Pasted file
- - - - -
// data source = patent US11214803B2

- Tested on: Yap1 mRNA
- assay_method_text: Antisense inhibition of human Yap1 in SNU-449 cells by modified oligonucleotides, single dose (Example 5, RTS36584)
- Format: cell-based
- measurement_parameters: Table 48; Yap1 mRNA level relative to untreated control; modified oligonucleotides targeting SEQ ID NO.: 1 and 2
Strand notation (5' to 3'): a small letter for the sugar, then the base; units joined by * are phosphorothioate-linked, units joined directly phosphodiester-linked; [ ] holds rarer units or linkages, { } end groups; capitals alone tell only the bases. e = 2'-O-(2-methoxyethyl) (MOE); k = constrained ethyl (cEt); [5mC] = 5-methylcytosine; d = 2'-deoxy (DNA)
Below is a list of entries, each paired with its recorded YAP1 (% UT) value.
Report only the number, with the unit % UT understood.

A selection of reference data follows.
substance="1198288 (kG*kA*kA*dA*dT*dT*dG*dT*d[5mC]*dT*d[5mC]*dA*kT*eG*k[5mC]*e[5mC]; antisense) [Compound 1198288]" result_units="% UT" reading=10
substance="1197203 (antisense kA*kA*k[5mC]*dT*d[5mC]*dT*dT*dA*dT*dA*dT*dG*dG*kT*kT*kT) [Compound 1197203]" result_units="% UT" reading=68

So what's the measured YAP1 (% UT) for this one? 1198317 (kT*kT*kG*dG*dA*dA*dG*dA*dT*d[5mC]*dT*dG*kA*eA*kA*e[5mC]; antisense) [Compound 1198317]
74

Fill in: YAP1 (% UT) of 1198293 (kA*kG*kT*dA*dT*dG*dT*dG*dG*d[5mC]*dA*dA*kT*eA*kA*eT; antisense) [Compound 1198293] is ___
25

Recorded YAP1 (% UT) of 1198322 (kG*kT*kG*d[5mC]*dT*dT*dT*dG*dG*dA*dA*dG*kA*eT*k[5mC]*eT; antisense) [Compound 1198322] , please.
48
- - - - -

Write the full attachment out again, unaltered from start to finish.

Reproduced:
// data source = patent US11214803B2

- Tested on: Yap1 mRNA
- assay_method_text: Antisense inhibition of human Yap1 in SNU-449 cells by modified oligonucleotides, single dose (Example 5, RTS36584)
- Format: cell-based
- measurement_parameters: Table 48; Yap1 mRNA level relative to untreated control; modified oligonucleotides targeting SEQ ID NO.: 1 and 2
Strand notation (5' to 3'): a small letter for the sugar, then the base; units joined by * are phosphorothioate-linked, units joined directly phosphodiester-linked; [ ] holds rarer units or linkages, { } end groups; capitals alone tell only the bases. e = 2'-O-(2-methoxyethyl) (MOE); k = constrained ethyl (cEt); [5mC] = 5-methylcytosine; d = 2'-deoxy (DNA)
Below is a list of entries, each paired with its recorded YAP1 (% UT) value.
Report only the number, with the unit % UT understood.

A selection of reference data follows.
substance="1198288 (kG*kA*kA*dA*dT*dT*dG*dT*d[5mC]*dT*d[5mC]*dA*kT*eG*k[5mC]*e[5mC]; antisense) [Compound 1198288]" result_units="% UT" reading=10
substance="1197203 (antisense kA*kA*k[5mC]*dT*d[5mC]*dT*dT*dA*dT*dA*dT*dG*dG*kT*kT*kT) [Compound 1197203]" result_units="% UT" reading=68

So what's the measured YAP1 (% UT) for this one? 1198317 (kT*kT*kG*dG*dA*dA*dG*dA*dT*d[5mC]*dT*dG*kA*eA*kA*e[5mC]; antisense) [Compound 1198317]
74

Fill in: YAP1 (% UT) of 1198293 (kA*kG*kT*dA*dT*dG*dT*dG*dG*d[5mC]*dA*dA*kT*eA*kA*eT; antisense) [Compound 1198293] is ___
25

Recorded YAP1 (% UT) of 1198322 (kG*kT*kG*d[5mC]*dT*dT*dT*dG*dG*dA*dA*dG*kA*eT*k[5mC]*eT; antisense) [Compound 1198322] , please.
48